The list of products involved in those recalls included liquid multivitamin supplements for infants and toddlers.

“B. cepacia poses a serious threat to vulnerable patients, including infants and young children who still have developing immune systems,” FDA Commissioner Scott Gottlieb said at the time. “These products were distributed nationwide to retailers, health care facilities, pharmacies and sold online – making it important that parents, patients and health care providers be made aware of the potential risk and immediately stop using these products.”

In August 2017, Mid Valley Pharmaceutical recalled its Doctor Manzanilla Cough and Cold and Doctor Manzanilla Allergy and Decongestant Relief syrup because of B. cepacia contamination.

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6 Cited Research Articles

  1. U.S. Food and Drug Administration. (2018, May 8). FDA Investigates Multistate Outbreak of B. cepacia Complex Linked to Medline Remedy Essentials No-Rinse Cleansing Foam. Retrieved from https://www.fda.gov/Food/RecallsOutbreaksEmergencies/Outbreaks/ucm607082.htm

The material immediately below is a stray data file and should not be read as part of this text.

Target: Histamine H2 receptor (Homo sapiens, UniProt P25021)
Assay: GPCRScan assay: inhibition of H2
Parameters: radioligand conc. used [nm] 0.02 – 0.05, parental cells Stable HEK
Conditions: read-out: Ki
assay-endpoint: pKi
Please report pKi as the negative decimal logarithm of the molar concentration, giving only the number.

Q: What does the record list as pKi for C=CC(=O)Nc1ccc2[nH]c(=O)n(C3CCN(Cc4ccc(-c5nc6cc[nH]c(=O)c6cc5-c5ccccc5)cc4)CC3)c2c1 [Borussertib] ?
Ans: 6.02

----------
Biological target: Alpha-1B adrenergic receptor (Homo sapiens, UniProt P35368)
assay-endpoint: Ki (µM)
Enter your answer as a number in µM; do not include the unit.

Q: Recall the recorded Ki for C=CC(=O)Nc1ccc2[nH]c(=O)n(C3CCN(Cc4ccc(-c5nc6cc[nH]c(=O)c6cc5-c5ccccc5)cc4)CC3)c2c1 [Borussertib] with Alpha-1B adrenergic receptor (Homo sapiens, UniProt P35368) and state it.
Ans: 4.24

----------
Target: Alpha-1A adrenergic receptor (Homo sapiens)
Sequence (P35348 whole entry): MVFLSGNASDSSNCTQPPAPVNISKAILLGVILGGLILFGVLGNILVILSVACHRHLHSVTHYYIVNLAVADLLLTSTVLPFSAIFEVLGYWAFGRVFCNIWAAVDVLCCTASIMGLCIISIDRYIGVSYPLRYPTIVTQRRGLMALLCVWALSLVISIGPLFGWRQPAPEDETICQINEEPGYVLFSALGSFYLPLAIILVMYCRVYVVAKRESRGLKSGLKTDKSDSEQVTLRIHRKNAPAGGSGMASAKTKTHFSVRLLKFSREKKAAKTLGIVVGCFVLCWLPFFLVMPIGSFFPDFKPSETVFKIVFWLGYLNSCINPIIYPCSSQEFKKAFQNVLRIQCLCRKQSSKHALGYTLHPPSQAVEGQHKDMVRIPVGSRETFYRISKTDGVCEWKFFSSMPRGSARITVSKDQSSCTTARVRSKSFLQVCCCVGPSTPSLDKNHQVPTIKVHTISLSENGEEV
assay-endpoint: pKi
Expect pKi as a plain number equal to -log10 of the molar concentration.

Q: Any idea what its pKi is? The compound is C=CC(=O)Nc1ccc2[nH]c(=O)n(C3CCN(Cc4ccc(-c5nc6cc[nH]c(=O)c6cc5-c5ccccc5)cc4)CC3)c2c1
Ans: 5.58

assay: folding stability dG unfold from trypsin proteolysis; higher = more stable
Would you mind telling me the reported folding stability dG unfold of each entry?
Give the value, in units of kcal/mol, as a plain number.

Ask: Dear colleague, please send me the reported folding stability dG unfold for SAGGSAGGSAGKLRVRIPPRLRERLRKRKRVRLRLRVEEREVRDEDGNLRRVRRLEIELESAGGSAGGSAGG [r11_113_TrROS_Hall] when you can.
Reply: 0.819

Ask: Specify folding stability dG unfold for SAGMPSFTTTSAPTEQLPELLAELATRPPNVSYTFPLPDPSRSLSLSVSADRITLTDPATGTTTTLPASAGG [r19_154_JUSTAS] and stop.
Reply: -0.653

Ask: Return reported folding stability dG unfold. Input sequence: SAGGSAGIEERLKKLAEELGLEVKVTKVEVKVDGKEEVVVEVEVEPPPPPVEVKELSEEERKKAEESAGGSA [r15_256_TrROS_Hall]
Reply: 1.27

2. U.S. Food and Drug Administration. (2017, October 27). FDA updates on 2017 Burkholderia cepacia contamination. Retrieved from https://www.fda.gov/drugs/drugsafety/ucm570672.htm
  3. U.S. Food and Drug Administration. (2017, August 11). FDA warns of potential contamination in multiple brands of drugs, dietary supplements. Retrieved from https://www.fda.gov/newsevents/newsroom/pressannouncements/ucm571328.htm
  4. Centers for Disease Control and Prevention. (2017, August 25), Multistate Outbreak of Burkholderia cepacia Infections Associated with Oral Liquid Docusate Sodium. Retrieved from https://www.cdc.gov/hai/outbreaks/b-cepacia/index.ht
  5. Centers for Disease Control and Prevention. (2017, April 19). Multistate Outbreak of Burkholderia cepacia Bloodstream Infections Associated with Contaminated Prefilled Saline Flush Syringes. Retrieved from https://www.cdc.gov/hai/outbreaks/b-cepacia-saline-flush/index.html
  6. Centers for Disease Control and Prevention. (2016, June 27). Burkholderia cepacia in Healthcare Settings. Retrieved from https://www.cdc.gov/hai/organisms/bcepacia.html